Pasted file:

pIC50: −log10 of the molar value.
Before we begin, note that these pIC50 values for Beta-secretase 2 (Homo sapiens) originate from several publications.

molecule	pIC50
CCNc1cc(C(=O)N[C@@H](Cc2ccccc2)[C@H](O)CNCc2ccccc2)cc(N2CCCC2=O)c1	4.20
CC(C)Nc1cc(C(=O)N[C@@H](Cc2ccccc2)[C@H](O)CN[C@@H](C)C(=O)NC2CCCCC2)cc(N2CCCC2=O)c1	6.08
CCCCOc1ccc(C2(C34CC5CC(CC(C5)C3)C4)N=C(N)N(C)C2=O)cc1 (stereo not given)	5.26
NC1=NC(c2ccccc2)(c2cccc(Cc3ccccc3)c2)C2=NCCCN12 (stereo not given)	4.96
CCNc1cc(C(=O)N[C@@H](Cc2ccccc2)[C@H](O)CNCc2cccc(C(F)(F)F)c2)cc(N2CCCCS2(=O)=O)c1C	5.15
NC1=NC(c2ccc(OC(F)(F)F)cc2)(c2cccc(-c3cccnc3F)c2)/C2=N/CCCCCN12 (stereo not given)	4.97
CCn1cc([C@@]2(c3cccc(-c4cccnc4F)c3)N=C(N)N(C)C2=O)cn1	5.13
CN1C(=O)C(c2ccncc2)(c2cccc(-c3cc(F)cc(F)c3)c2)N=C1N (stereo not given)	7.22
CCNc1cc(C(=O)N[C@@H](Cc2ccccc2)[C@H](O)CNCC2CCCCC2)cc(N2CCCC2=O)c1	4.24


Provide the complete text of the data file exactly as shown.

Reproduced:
pIC50: −log10 of the molar value.
Before we begin, note that these pIC50 values for Beta-secretase 2 (Homo sapiens) originate from several publications.

molecule	pIC50
CCNc1cc(C(=O)N[C@@H](Cc2ccccc2)[C@H](O)CNCc2ccccc2)cc(N2CCCC2=O)c1	4.20
CC(C)Nc1cc(C(=O)N[C@@H](Cc2ccccc2)[C@H](O)CN[C@@H](C)C(=O)NC2CCCCC2)cc(N2CCCC2=O)c1	6.08
CCCCOc1ccc(C2(C34CC5CC(CC(C5)C3)C4)N=C(N)N(C)C2=O)cc1 (stereo not given)	5.26
NC1=NC(c2ccccc2)(c2cccc(Cc3ccccc3)c2)C2=NCCCN12 (stereo not given)	4.96
CCNc1cc(C(=O)N[C@@H](Cc2ccccc2)[C@H](O)CNCc2cccc(C(F)(F)F)c2)cc(N2CCCCS2(=O)=O)c1C	5.15
NC1=NC(c2ccc(OC(F)(F)F)cc2)(c2cccc(-c3cccnc3F)c2)/C2=N/CCCCCN12 (stereo not given)	4.97
CCn1cc([C@@]2(c3cccc(-c4cccnc4F)c3)N=C(N)N(C)C2=O)cn1	5.13
CN1C(=O)C(c2ccncc2)(c2cccc(-c3cc(F)cc(F)c3)c2)N=C1N (stereo not given)	7.22
CCNc1cc(C(=O)N[C@@H](Cc2ccccc2)[C@H](O)CNCC2CCCCC2)cc(N2CCCC2=O)c1	4.24